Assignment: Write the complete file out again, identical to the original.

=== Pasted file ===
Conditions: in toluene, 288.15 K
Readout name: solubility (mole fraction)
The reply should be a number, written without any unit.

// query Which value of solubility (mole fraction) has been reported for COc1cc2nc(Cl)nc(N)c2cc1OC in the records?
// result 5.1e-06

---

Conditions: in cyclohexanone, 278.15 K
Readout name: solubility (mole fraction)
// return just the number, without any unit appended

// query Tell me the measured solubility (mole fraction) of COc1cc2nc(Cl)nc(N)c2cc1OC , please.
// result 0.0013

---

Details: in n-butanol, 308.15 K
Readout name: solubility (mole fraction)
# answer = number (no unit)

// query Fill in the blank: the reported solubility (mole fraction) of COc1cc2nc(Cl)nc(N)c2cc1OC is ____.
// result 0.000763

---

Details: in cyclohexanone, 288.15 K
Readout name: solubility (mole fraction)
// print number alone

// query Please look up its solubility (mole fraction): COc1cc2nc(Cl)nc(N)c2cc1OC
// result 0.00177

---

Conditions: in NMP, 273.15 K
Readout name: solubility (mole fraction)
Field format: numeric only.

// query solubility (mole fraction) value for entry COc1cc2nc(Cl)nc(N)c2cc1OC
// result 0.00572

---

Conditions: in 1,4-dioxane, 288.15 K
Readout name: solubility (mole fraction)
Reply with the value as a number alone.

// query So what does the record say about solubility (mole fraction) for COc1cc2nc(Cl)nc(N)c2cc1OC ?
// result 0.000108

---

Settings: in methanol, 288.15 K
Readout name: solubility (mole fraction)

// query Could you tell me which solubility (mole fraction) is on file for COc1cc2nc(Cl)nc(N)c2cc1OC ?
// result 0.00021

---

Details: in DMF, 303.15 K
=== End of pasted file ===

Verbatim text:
Conditions: in toluene, 288.15 K
Readout name: solubility (mole fraction)
The reply should be a number, written without any unit.

// query Which value of solubility (mole fraction) has been reported for COc1cc2nc(Cl)nc(N)c2cc1OC in the records?
// result 5.1e-06

---

Conditions: in cyclohexanone, 278.15 K
Readout name: solubility (mole fraction)
// return just the number, without any unit appended

// query Tell me the measured solubility (mole fraction) of COc1cc2nc(Cl)nc(N)c2cc1OC , please.
// result 0.0013

---

Details: in n-butanol, 308.15 K
Readout name: solubility (mole fraction)
# answer = number (no unit)

// query Fill in the blank: the reported solubility (mole fraction) of COc1cc2nc(Cl)nc(N)c2cc1OC is ____.
// result 0.000763

---

Details: in cyclohexanone, 288.15 K
Readout name: solubility (mole fraction)
// print number alone

// query Please look up its solubility (mole fraction): COc1cc2nc(Cl)nc(N)c2cc1OC
// result 0.00177

---

Conditions: in NMP, 273.15 K
Readout name: solubility (mole fraction)
Field format: numeric only.

// query solubility (mole fraction) value for entry COc1cc2nc(Cl)nc(N)c2cc1OC
// result 0.00572

---

Conditions: in 1,4-dioxane, 288.15 K
Readout name: solubility (mole fraction)
Reply with the value as a number alone.

// query So what does the record say about solubility (mole fraction) for COc1cc2nc(Cl)nc(N)c2cc1OC ?
// result 0.000108

---

Settings: in methanol, 288.15 K
Readout name: solubility (mole fraction)

// query Could you tell me which solubility (mole fraction) is on file for COc1cc2nc(Cl)nc(N)c2cc1OC ?
// result 0.00021

---

Details: in DMF, 303.15 K